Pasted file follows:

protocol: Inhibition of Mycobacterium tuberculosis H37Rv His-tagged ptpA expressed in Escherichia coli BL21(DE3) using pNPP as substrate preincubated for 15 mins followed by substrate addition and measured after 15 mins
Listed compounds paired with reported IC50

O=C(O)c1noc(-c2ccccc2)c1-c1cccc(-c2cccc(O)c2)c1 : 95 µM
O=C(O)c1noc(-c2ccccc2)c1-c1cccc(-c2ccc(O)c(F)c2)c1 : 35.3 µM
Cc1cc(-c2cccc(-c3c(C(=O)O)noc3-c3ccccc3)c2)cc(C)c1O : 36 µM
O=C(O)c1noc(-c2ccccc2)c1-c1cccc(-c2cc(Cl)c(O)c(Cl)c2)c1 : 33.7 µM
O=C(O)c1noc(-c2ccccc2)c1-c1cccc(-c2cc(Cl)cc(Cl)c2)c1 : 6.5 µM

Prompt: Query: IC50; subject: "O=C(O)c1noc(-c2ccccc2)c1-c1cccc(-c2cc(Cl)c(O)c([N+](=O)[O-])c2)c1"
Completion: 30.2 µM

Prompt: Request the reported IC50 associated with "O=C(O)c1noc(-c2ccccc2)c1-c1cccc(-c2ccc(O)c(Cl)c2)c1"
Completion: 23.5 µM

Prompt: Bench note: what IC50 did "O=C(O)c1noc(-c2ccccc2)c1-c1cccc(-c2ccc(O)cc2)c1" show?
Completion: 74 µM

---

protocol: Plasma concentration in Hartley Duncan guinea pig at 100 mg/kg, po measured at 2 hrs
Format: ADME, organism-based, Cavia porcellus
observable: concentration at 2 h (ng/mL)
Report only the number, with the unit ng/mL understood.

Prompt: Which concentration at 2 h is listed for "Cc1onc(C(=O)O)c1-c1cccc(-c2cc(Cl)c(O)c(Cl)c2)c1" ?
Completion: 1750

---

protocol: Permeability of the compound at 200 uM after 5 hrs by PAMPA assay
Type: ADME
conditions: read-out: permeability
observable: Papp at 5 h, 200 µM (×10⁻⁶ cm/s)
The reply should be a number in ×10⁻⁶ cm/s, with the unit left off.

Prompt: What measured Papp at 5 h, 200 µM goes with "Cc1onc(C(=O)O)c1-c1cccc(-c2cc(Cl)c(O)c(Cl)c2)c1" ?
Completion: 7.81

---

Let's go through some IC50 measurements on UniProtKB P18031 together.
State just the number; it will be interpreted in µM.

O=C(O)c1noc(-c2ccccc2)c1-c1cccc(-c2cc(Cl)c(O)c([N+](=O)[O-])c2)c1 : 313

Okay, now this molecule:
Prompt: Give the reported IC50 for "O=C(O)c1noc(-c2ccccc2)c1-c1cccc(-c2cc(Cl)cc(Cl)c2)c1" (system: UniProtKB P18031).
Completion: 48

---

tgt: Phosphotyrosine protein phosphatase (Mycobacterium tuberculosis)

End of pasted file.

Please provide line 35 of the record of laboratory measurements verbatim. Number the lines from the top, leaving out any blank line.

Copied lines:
Completion: 48